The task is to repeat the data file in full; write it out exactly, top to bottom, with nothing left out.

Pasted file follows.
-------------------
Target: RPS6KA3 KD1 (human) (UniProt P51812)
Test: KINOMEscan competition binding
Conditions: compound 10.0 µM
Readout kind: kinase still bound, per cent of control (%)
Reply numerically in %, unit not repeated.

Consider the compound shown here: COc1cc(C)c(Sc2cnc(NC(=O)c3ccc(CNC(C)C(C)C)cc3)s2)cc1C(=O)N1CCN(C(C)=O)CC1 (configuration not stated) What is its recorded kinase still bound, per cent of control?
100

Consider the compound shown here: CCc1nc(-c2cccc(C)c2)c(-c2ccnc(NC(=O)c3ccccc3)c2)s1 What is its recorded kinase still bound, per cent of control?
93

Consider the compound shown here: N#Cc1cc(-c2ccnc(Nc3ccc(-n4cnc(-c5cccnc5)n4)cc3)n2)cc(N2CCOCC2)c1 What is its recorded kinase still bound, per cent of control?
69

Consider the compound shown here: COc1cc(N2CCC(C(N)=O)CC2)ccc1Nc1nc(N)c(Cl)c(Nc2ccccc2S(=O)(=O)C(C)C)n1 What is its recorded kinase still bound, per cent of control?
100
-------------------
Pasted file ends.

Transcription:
Target: RPS6KA3 KD1 (human) (UniProt P51812)
Test: KINOMEscan competition binding
Conditions: compound 10.0 µM
Readout kind: kinase still bound, per cent of control (%)
Reply numerically in %, unit not repeated.

Consider the compound shown here: COc1cc(C)c(Sc2cnc(NC(=O)c3ccc(CNC(C)C(C)C)cc3)s2)cc1C(=O)N1CCN(C(C)=O)CC1 (configuration not stated) What is its recorded kinase still bound, per cent of control?
100

Consider the compound shown here: CCc1nc(-c2cccc(C)c2)c(-c2ccnc(NC(=O)c3ccccc3)c2)s1 What is its recorded kinase still bound, per cent of control?
93

Consider the compound shown here: N#Cc1cc(-c2ccnc(Nc3ccc(-n4cnc(-c5cccnc5)n4)cc3)n2)cc(N2CCOCC2)c1 What is its recorded kinase still bound, per cent of control?
69

Consider the compound shown here: COc1cc(N2CCC(C(N)=O)CC2)ccc1Nc1nc(N)c(Cl)c(Nc2ccccc2S(=O)(=O)C(C)C)n1 What is its recorded kinase still bound, per cent of control?
100